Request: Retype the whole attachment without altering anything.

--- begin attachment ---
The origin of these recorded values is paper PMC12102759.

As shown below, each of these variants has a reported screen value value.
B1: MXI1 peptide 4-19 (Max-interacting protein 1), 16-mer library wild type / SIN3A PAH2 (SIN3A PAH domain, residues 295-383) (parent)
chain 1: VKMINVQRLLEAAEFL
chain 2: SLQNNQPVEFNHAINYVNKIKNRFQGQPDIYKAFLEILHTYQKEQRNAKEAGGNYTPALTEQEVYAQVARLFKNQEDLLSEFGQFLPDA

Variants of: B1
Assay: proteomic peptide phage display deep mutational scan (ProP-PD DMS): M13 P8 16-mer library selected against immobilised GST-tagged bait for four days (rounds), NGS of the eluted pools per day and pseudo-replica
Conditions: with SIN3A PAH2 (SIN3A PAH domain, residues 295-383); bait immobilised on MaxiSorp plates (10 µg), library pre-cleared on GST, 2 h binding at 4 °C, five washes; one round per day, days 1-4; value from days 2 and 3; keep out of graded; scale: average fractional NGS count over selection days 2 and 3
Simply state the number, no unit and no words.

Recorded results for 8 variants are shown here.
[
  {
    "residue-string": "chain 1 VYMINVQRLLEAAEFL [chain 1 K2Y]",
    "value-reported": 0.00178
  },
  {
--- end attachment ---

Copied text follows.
The origin of these recorded values is paper PMC12102759.

As shown below, each of these variants has a reported screen value value.
B1: MXI1 peptide 4-19 (Max-interacting protein 1), 16-mer library wild type / SIN3A PAH2 (SIN3A PAH domain, residues 295-383) (parent)
chain 1: VKMINVQRLLEAAEFL
chain 2: SLQNNQPVEFNHAINYVNKIKNRFQGQPDIYKAFLEILHTYQKEQRNAKEAGGNYTPALTEQEVYAQVARLFKNQEDLLSEFGQFLPDA

Variants of: B1
Assay: proteomic peptide phage display deep mutational scan (ProP-PD DMS): M13 P8 16-mer library selected against immobilised GST-tagged bait for four days (rounds), NGS of the eluted pools per day and pseudo-replica
Conditions: with SIN3A PAH2 (SIN3A PAH domain, residues 295-383); bait immobilised on MaxiSorp plates (10 µg), library pre-cleared on GST, 2 h binding at 4 °C, five washes; one round per day, days 1-4; value from days 2 and 3; keep out of graded; scale: average fractional NGS count over selection days 2 and 3
Simply state the number, no unit and no words.

Recorded results for 8 variants are shown here.
[
  {
    "residue-string": "chain 1 VYMINVQRLLEAAEFL [chain 1 K2Y]",
    "value-reported": 0.00178
  },
  {